Who Invented Social Mirror Theory?

Social Mirror Theory is a concept that refers to the way in which people perceive themselves based on the social feedback they receive from others. It is an idea that has been widely studied in psychology and sociology, and it has its roots in the work of several prominent theorists.

Charles Horton Cooley

One of the earliest proponents of Social Mirror Theory was American sociologist Charles Horton Cooley. In his book Human Nature and the Social Order, published in 1902, Cooley introduced the concept of the “looking-glass self”. He argued that people’s sense of self is shaped by their perceptions of how others view them.

According to Cooley, individuals imagine how they appear to others and then use these perceptions to form judgments about themselves. These judgments are based on how they believe others feel about them, and they shape their self-concept and behavior.

George Herbert Mead

Another important figure in the development of Social Mirror Theory was American philosopher and sociologist George Herbert Mead. Mead’s work focused on the ways in which language and communication shape social interaction and influence individual behavior.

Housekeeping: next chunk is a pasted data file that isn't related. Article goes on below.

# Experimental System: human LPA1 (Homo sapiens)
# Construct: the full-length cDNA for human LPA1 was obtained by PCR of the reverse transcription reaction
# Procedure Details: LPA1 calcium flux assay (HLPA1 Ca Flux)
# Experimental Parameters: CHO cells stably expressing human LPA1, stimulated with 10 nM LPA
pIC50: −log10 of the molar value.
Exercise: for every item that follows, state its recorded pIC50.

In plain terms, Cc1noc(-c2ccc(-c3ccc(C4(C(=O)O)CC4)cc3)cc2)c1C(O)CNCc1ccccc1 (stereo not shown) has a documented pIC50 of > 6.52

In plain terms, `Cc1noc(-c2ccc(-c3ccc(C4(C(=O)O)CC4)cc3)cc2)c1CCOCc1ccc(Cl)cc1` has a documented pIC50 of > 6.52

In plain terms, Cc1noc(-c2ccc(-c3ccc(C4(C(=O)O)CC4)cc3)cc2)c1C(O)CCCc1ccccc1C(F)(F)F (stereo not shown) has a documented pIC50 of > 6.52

In his book Mind, Self, and Society, published posthumously in 1934, Mead introduced the concept of “role-taking”, which refers to the ability to imagine oneself from another person’s perspective. According to Mead, role-taking is essential for understanding how individuals develop a sense of self through social interaction.

Jacques Lacan

French psychoanalyst Jacques Lacan also contributed to the development of Social Mirror Theory. Lacan’s work focused on the role of language and symbolic systems in shaping human consciousness and self-perception.

In his theory of the “mirror stage”, Lacan argued that infants develop a sense of self by seeing their own reflection in a mirror. This experience allows them to differentiate themselves from others and begin to form a distinct sense of identity.


While the concept of Social Mirror Theory has been developed by several prominent theorists, it is clear that Charles Horton Cooley, George Herbert Mead, and Jacques Lacan have all made significant contributions to our understanding of how social interaction shapes individual self-perception. By studying these theories, we can gain a deeper understanding of the ways in which individuals develop a sense of self through their interactions with others.